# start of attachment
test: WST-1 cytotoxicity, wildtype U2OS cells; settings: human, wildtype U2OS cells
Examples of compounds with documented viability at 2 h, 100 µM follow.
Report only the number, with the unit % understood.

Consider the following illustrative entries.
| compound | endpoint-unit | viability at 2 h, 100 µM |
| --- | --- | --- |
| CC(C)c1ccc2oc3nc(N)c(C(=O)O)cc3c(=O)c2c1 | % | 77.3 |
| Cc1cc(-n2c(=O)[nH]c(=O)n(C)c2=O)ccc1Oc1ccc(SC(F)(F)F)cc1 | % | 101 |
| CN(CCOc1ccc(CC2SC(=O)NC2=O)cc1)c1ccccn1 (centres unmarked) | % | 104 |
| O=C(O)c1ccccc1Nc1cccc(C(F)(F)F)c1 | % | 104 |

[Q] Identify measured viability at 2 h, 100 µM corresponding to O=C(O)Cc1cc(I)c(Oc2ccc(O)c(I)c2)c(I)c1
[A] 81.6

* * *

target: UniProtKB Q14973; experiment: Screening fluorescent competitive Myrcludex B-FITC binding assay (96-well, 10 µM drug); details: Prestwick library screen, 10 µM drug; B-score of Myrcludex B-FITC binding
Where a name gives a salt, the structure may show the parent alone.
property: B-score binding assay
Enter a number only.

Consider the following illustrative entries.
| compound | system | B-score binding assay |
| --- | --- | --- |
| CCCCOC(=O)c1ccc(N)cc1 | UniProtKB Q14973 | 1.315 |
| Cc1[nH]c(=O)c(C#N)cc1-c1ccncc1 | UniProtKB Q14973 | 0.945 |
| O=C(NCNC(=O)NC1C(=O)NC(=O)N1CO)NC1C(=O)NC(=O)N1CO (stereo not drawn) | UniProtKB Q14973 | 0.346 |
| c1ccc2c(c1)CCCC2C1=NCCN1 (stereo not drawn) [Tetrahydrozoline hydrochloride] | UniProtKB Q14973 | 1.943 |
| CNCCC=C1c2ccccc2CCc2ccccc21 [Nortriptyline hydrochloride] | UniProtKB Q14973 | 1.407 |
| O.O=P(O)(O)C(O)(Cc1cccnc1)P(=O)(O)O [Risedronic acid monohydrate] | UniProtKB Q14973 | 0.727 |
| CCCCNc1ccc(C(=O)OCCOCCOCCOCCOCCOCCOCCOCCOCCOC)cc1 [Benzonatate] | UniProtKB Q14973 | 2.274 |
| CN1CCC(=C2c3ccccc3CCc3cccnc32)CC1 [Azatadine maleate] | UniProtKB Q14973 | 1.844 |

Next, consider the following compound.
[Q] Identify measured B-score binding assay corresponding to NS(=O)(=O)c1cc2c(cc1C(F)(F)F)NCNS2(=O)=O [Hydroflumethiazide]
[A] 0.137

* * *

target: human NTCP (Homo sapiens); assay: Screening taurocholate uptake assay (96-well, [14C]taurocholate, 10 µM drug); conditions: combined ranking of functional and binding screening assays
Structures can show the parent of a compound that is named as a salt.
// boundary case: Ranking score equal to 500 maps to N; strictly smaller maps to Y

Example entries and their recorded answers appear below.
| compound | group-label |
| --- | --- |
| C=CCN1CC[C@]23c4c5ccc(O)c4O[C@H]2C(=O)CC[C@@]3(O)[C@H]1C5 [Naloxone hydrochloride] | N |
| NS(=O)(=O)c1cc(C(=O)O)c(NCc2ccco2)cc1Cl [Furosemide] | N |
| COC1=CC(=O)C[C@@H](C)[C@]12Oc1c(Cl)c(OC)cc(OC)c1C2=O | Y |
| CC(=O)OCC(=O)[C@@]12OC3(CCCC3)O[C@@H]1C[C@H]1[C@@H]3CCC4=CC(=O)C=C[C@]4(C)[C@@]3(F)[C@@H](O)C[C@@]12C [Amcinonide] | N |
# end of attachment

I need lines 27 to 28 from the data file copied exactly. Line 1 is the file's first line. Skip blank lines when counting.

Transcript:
| CCCCNc1ccc(C(=O)OCCOCCOCCOCCOCCOCCOCCOCCOCCOC)cc1 [Benzonatate] | UniProtKB Q14973 | 2.274 |
| CN1CCC(=C2c3ccccc3CCc3cccnc32)CC1 [Azatadine maleate] | UniProtKB Q14973 | 1.844 |